2. Steven
    What you perceive it to be versus what the sales numbers say are two different things…I'll go with the sales numbers, rather the lack of it, which in Apple's case means not that great.

  3. Rafat,

    So what are the sales numbers? Right, you don't know. No one knows because they haven't and wont be released. Apple doesn't break those numbers down my friend. You're just a hater. I agree with Steven, I love my AppleTV. It does what I need it to do, and does it well.

  4. Well I was mostly referring to the original Forbes story on this, but the bottom line is comparing AppleTV to a Tivo or another video recording technologies is still missing the point. This was designed as a bridge device between Windows and MacOS systems and a persons home theater. I get iTunes season passes, I store and/or stream my own home movies, and DVDs that I have saved as h.264 video files. Our primary system in the house is used as a media server as well. So streaming video/pictures and music to our main home theater, or to my laptop while I enjoy the evening air outside, or while cooking I can watch something streamed to iTunes to my laptop. But the simple fact is AppleTV is a product to allow me to quickly and easily browser and view my digital content already stored somewhere on my home network. It was not advertised as a digital recorder, was not advertised as anything but what it is, a great product for people that are using iTunes already and want a great, seamless connection to their possibly 10's of thousands of dollars in home theater equipment. If there are AppleTV sales figures do they take into account the added sales of content from iTunes because of the increased usability? In a world where companies sell gaming systems at a loss at times to make up for it in actual content sales (video games) can we not assume that there are residual effects on other sales because of someone purchasing an AppleTV for their home? Look at the much talked about iPod "halo effect" on MacOS system sales (which is out performing the sales growth of other pc makers), and of course content sales…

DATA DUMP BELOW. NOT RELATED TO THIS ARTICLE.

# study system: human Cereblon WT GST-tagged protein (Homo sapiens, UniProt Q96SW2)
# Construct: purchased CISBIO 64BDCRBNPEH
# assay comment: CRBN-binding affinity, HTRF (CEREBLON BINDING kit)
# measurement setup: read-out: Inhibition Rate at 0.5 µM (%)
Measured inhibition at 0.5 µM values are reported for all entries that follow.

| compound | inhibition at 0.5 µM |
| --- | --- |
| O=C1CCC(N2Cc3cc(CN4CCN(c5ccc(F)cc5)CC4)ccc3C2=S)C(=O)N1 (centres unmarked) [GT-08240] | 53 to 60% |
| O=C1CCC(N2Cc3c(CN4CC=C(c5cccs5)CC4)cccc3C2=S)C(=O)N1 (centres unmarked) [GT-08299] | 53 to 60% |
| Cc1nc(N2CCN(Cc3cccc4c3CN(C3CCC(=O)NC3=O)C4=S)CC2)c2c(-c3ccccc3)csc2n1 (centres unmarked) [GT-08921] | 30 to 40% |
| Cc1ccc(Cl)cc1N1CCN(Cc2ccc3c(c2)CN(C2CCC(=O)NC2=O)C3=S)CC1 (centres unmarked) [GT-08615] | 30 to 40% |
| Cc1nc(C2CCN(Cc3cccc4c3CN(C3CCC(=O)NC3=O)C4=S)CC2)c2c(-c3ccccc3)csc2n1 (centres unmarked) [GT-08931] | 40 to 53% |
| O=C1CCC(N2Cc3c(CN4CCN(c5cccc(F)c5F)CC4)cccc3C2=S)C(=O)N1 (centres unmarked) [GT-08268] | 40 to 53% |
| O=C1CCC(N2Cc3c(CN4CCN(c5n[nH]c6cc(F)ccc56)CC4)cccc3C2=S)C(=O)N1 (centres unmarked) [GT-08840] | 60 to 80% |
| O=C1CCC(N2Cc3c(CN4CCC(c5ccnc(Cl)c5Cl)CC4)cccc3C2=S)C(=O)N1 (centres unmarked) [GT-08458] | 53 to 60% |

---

5. I'm with Steven and Debbie. I love my AppleTV and so has anyone who has come to my house and seen it in action. I have a lot of iTune Store products and the AppleTV lets me watch it on my widescreen….and I can save money by buying the content without all the packaging (hmm, greener way to go too).

    AppleTV is the iPod for your HDTV….what's not to love?

  6. The main problem with AppleTV isn't the product, it's the market. The market for PC-to-TV media streamers is really an early adopter market right now, and that's reflected in the sales figures. Just as consumers were slow to buy DVRs when they first hit the market, uptake for dedicated media streamers is going to be slow at first. And just as the cable companies, rather than TiVO, came to dominate the DVR market, the PC-to-TV market may end up being controlled by someone other than Apple (though it won't be the cable cos; I'm betting on the TV-makers). In the meantime, AppleTV does what it sets out to do, and does it very well, at a reasonable price.